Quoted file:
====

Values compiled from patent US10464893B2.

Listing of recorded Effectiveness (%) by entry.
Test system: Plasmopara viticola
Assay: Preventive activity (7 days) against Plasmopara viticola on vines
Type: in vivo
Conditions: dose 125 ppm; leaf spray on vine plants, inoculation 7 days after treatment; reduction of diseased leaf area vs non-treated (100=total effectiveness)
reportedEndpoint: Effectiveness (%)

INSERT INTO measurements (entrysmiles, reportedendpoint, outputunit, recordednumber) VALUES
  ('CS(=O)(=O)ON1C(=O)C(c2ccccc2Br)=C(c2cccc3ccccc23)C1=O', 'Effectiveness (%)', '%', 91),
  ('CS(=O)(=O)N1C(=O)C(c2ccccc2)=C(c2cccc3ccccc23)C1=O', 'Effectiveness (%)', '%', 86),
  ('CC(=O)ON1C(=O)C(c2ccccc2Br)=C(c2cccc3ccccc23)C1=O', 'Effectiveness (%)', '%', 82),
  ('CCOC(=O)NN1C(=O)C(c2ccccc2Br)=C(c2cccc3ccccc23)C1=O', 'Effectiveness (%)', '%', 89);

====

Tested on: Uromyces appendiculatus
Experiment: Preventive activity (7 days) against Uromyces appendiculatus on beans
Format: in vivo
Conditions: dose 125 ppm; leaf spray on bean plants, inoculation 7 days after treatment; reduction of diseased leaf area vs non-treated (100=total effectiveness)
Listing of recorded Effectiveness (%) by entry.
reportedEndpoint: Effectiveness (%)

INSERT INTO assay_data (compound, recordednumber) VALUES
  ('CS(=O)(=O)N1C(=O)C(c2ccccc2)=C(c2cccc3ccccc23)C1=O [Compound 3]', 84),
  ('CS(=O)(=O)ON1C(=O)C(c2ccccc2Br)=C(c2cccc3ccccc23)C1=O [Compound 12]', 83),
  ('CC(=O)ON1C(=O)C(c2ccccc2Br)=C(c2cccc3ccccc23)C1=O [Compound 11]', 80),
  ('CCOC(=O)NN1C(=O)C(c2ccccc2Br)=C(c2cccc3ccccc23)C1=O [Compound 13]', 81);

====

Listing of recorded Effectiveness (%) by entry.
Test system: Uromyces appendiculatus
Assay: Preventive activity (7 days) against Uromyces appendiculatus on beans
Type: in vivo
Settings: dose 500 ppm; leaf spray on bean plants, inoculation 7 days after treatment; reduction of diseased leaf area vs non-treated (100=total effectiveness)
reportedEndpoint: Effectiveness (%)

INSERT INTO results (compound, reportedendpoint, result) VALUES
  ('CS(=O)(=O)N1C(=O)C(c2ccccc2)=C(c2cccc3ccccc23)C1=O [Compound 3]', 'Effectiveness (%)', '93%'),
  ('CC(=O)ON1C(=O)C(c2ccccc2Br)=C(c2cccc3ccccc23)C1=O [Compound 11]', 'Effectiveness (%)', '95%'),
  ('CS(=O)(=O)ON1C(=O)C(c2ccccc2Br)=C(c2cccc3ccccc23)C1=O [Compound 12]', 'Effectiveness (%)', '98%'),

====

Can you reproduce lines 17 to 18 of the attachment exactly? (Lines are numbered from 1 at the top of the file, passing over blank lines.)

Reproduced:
Conditions: dose 125 ppm; leaf spray on bean plants, inoculation 7 days after treatment; reduction of diseased leaf area vs non-treated (100=total effectiveness)
Listing of recorded Effectiveness (%) by entry.